Maman Brigitte

April 17th, 2008 by sabrina

Maman Brigitte is the Vodoun Goddess of death. She is the one of the Ghede loas, the deities associated with death and fertility. Her husband is Baron Samedi, the leader of the Ghede. Maman Brigitte protects cemeteries, especially graves that are marked with a cross. Since Vodou combines elements of Christianity with native African beliefs, the cross symbolizes both the crucifixion of Jesus Christ and the crossroads, where the human world intersects with the divine. Maman Brigitte is usually depicted as white-skinned with red hair, and it is said that she is a form of the Celtic Goddess Brighid. Her name is also seen as Grann Brigitte and Maman Brijit.

This entry was posted on Thursday, April 17th, 2008 at 11:40 pm and is filed under African. You can follow any responses to this entry through the RSS 2.0 feed. Both comments and pings are currently closed.

2 responses about “Maman Brigitte”

  1. Mael Brigde said:

    It may be said by some that she is a form of Brighid, but this is inaccurate. Gran Brijit is an African-derived Haitian lwa who shares a name with Brighid, but shares none of her attributes. I was intrigued by the possibility that they might be closely related but after years of looking into it, both in Haiti and North America, I believe that if ever there was a connection, it was superficial at best, as is the connection between the various lwa and Christian saints. Gran Brijit is not even associated with Saint Brigid. It is a tempting idea, but I put no weight on it.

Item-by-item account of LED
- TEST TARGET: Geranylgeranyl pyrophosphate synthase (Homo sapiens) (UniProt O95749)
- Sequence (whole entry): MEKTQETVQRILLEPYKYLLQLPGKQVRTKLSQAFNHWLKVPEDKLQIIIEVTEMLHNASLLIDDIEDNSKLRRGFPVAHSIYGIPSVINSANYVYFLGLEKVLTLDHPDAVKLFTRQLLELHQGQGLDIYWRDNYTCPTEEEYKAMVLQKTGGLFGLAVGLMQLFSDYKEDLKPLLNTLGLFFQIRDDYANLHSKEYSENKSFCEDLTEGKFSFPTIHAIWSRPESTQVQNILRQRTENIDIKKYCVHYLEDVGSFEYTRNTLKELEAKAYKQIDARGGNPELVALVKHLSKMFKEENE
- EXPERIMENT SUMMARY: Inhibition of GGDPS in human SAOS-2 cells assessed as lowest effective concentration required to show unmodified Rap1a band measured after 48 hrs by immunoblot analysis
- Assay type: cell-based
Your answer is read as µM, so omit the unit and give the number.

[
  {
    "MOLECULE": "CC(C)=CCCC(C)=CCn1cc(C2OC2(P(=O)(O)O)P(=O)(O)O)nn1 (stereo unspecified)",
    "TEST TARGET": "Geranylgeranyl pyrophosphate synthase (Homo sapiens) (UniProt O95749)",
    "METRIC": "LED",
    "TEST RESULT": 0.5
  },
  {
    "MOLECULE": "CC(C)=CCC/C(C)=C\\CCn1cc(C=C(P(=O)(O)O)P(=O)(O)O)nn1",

2. sabrina said:

    Thanks for sharing! I agree that any connection between her and Brighid is a stretch, possibly even invented in the recent past by those of us who are sharing information about Goddesses of world mythology. The similarity in their names and physical appearances may have led someone to conclude that they were connected, and then this “fact” was assimilated into the information available about her.

    I did think that the connections between the lwa and the Christian saints were valid, as African believers were converted to Christianity and brought the lwas into their new beliefs.

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